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|Sunday, March 01, 2009|
MARCH 2009: NEXT, THE EARTHQUAKE-PROOF WINE RACK
When the ground begins to shift and the floor turns to rubber, experts say the safest place is in a doorway or under a table. The next-safest place may be in front of a new wine rack made by Newood, a 30-year-old Eugene-based company. The shelves are called MightyPine and they’re made to hold 30 cases of wine and stand firm against a 7.1 magnitude earthquake. Remember the 1994 Northridge earthquake? That was a 6.7. When the ground settled from that quake, company founder and CEO Gerry Moshofsky started thinking about his customers: Safeway, Lucky’s, Ralph’s, Food 4 Less. After his wood racks failed in the quake, they switched to steel racks. It took another 15 years before his company hit on a way of laminating layers of Oregon pine that resulted in the flexibility of wood and the strength of steel. The layered wood flexes with the force of the temblor, but is strong enough to keep bottles in place. As exciting as it was, the discovery wasn’t as startling as a 1987 quake Moshofsky experienced. “But I knew the restaurant I was sitting in was made of wood,” he says, “so I wasn’t worried.” ABRAHAM HYATT
Wednesday, August 19, 2015
BY GINA BINOLE
Screening for “culture fit” has become an essential part of the hiring process. But do like-minded employees actually build strong companies — or merely breed consensus culture?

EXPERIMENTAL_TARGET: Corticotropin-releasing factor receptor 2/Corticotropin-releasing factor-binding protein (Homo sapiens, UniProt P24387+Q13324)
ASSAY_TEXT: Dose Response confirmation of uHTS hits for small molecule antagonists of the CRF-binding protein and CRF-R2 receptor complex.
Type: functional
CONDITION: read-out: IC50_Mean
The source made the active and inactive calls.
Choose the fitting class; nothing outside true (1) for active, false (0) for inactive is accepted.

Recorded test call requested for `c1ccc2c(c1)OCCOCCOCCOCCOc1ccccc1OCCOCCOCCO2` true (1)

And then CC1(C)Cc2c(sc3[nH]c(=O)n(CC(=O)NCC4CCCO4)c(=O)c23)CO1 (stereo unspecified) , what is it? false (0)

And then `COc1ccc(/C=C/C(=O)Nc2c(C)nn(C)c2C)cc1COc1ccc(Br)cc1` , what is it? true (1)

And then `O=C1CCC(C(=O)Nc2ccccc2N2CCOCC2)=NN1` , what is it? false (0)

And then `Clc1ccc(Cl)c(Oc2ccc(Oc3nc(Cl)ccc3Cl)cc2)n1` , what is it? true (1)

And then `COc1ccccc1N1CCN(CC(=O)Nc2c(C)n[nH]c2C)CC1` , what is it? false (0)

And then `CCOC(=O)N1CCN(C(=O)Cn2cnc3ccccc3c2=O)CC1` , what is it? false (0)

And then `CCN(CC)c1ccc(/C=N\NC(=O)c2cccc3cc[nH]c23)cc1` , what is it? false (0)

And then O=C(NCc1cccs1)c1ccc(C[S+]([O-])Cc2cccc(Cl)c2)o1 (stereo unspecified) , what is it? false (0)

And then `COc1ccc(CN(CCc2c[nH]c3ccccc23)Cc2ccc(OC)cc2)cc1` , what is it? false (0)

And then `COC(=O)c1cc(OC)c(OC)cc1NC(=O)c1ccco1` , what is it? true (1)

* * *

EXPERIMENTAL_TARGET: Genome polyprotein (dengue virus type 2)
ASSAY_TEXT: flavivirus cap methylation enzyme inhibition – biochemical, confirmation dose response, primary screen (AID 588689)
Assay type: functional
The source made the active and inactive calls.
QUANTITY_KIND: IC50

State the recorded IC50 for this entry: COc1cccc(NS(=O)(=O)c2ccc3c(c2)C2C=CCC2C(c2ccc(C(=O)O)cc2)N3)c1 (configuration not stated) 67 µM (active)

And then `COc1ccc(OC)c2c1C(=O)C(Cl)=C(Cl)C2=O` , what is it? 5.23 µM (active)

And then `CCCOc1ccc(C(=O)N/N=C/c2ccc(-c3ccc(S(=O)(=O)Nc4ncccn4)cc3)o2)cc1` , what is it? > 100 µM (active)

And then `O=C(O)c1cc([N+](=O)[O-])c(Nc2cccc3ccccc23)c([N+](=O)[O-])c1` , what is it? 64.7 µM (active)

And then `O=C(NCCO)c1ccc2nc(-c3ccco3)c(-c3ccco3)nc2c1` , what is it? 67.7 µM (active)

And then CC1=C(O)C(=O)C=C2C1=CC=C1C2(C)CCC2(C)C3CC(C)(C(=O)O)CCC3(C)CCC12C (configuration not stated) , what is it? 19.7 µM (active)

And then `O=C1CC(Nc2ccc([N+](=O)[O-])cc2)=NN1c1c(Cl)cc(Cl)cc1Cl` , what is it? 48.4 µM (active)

Thursday, August 06, 2015
Car and ride sharing services have taken urban areas by storm. Low-income and suburban communities are left at the curb.
Friday, August 21, 2015
Renee Spears, founder and owner of Portland-based Rose City Mortgage, is hot to trot to sell pot.
Thursday, August 27, 2015
BY LINDA BAKER
How do you put a baby on the cover of a business magazine without it looking too cutesy?
Monday, July 13, 2015
BY JACOB PALMER
Holding a Power Lunch at Veritable Quandary in downtown Portland.
Friday, July 10, 2015
BY DAN COOK
The Affordable Care Act has triggered a rush on health care plan redesign, a process fraught with hidden costs and consequences.
Thursday, August 20, 2015
BY DAN COOK
The state’s angel investing fund gets hammered in Salem.
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Yesterday, a divided National Labor Relations Board dropped another hammer on the employer community. In a long-awaited and much debated move, the Board jettisoned the decades old standard for determining when two independent businesses should be considered joint employers of an individual worker for collective bargaining purposes.
Transforming the culture of Oregon’s educational leadership.
The Board dismissed a petition related to efforts to unionize the Northwestern University football team.
The Oregon Entrepreneurs Network (OEN) is pleased to announce 16 finalists — from over 60 nominees — for the 2015 OEN Tom Holce Entrepreneurship Awards.
Oregon Sick Leave is here, and changes to the federal white-collar worker regulations are on the way. This workshop will prepare you for both. We invite you to participate in an interactive discussion on how to start planning now for the future impact on your operations and finances.
Presented by OEN + CENTRL + YESpdx.